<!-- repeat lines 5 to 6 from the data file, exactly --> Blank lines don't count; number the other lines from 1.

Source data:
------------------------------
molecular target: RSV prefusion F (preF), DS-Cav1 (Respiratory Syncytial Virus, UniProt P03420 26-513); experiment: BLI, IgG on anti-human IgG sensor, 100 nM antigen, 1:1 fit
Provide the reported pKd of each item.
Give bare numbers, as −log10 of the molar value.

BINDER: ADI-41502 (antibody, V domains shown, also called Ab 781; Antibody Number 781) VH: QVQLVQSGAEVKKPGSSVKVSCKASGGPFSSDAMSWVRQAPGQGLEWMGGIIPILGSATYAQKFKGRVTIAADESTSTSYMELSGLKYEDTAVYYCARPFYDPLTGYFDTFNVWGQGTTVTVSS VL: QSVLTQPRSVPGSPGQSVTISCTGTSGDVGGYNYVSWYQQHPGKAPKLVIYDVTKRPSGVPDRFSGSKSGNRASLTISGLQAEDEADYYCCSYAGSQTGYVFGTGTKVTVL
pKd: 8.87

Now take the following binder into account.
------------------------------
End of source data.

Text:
pKd: 8.87

Now take the following binder into account.